Launch day at KSC found a series of heavy rain showers moving through the area. Considering the self-generated lightning that had tossed Apollo 12’s launch into a tizzy and with the shadow of Apollo 13’s near-disaster hanging over NASA, Launch Director Walter Kapryan had some pressure on him. Adding to that was the feeling of many that if another major failure or accident should happen, President Nixon was poised to pull the plug on the entire program. Kapryan decided to call a hold in the count at T-8 minutes and two seconds and see what the weather was going to do. The hold lasted for 40 minutes and three seconds. All the while it appeared on our TV sets as if the weather over the shoulders of Walter Cronkite and Wally Schirra was getting worse. As time went on it began to appear as if this may be Apollo’s very first scrub of a manned launch.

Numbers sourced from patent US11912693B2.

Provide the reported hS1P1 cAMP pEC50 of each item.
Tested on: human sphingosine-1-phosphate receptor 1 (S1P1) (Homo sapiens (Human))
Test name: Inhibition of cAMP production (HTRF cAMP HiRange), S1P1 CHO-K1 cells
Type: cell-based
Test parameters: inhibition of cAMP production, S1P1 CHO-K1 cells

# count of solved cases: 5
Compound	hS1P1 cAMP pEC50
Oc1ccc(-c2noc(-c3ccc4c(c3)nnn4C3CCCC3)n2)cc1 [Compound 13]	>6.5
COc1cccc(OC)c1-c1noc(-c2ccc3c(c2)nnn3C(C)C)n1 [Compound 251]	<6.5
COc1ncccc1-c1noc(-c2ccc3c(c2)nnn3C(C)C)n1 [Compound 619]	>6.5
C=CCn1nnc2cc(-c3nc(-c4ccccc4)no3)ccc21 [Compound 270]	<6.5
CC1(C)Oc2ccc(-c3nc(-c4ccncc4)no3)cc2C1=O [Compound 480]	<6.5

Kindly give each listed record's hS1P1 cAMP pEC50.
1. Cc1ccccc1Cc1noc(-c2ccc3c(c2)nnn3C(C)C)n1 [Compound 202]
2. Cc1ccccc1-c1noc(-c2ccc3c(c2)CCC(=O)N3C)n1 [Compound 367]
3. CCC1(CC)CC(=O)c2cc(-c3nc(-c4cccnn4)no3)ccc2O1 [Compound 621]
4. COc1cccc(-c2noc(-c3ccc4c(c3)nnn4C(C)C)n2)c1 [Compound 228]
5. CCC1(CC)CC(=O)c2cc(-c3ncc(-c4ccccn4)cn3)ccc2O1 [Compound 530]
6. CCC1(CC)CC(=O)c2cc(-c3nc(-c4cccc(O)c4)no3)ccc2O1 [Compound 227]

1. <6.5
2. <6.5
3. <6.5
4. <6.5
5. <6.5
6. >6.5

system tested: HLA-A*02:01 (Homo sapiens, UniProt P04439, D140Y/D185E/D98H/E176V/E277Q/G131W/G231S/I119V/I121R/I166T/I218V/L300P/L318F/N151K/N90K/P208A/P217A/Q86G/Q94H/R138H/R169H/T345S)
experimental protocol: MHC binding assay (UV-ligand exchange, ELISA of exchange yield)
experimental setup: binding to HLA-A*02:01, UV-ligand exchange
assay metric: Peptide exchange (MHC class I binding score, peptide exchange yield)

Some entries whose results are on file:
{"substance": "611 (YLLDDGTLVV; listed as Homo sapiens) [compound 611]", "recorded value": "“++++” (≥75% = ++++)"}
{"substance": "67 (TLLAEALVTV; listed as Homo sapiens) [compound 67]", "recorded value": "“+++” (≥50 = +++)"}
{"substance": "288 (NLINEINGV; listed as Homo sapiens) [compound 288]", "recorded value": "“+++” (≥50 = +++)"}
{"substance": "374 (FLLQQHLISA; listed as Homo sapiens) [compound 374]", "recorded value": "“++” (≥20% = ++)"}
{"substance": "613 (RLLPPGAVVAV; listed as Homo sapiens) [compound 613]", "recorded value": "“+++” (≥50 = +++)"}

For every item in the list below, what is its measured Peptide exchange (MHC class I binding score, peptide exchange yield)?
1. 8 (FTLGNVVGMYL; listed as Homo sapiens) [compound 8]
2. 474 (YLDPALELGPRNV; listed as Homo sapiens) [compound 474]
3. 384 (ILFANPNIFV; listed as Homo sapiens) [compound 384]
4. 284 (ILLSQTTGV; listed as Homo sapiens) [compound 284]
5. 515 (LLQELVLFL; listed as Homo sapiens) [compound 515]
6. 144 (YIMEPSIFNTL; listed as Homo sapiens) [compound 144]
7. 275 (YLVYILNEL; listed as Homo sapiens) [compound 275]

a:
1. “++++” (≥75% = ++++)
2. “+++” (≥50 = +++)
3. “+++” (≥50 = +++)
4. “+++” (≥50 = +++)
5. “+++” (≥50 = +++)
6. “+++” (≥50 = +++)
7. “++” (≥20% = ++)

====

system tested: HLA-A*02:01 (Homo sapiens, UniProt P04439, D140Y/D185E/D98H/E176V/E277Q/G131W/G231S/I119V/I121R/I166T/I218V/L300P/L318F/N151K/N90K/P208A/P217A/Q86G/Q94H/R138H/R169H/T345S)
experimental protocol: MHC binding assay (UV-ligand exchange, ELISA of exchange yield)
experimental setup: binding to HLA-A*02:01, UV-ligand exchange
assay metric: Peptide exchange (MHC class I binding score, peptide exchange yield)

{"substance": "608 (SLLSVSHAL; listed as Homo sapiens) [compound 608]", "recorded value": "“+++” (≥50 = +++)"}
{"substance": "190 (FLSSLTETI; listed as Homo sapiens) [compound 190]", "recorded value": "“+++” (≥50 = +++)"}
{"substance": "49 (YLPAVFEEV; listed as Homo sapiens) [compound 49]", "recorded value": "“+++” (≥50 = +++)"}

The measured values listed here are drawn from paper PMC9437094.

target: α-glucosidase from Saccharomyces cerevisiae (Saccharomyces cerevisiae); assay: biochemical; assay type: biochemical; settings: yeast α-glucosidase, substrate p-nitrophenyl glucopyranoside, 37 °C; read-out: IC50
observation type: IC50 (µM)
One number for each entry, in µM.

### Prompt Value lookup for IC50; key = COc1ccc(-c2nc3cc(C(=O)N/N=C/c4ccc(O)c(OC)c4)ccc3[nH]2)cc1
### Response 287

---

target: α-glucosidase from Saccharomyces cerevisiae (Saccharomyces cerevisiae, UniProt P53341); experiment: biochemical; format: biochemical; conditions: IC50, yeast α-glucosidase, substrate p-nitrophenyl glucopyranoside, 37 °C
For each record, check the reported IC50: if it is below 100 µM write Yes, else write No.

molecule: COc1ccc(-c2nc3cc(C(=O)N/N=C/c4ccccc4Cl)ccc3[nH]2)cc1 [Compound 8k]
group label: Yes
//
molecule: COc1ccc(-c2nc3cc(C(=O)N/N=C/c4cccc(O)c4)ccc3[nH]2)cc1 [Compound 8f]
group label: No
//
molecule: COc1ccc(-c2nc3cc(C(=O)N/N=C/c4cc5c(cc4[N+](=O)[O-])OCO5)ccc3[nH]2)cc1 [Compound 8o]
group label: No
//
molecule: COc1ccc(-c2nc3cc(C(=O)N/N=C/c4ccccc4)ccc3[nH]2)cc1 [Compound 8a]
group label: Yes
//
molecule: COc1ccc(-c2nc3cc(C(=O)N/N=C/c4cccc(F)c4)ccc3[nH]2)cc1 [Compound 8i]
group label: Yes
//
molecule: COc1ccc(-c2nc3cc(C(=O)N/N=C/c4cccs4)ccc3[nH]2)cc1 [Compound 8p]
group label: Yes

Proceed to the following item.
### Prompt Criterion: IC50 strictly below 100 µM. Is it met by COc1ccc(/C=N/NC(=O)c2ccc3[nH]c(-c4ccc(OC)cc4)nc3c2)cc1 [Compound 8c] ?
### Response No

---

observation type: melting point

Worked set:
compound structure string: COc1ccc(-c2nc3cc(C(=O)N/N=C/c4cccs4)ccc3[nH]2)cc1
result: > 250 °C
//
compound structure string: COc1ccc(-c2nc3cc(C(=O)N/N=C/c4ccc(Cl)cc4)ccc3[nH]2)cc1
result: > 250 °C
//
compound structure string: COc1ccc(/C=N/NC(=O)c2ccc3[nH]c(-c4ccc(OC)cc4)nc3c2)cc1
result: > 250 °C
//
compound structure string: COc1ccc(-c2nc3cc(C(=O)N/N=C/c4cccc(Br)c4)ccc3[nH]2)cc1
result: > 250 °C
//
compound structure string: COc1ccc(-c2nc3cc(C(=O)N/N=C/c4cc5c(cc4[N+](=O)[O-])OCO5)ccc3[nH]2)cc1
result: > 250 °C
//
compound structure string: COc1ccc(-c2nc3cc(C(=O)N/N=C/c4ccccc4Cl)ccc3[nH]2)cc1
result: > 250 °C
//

All of “us kids” were gathered in the family living room in front of the TV; my sister, brother and a few neighborhood kids were there. There was no point in changing the channel, all three networks had Apollo 14 coverage on. Together we waited out the hold while I held court and answered what questions were sent my way; illustrating my points by using my 1/200 AMT Saturn V model. Of course I had my trusty copy of “We Came In Peace” at my elbow too. Any questions that I didn’t know the answer to, I simply made up a response that sounded real technical. It was a skill that much later in life served me well as an airline pilot speaking to passengers.
At 3:39p.m. Eastern time NASA public affairs officer Jack King came on with one of more than a dozen announcements he had to make during the hold,
"This is Kennedy Launch Control remaining in the hold, T minus eight minutes and two seconds at this time on Apollo 14. Standing by for further advisories from the National Weather Service aircraft which is surveying the cloud conditions in the area. Just a matter of a minute or two ago, the director of flight crew operations Deke Slayton called in to Al Shepard in the spacecraft and mentioned to Al that at least it’s more comfortable up there than it was in the old days."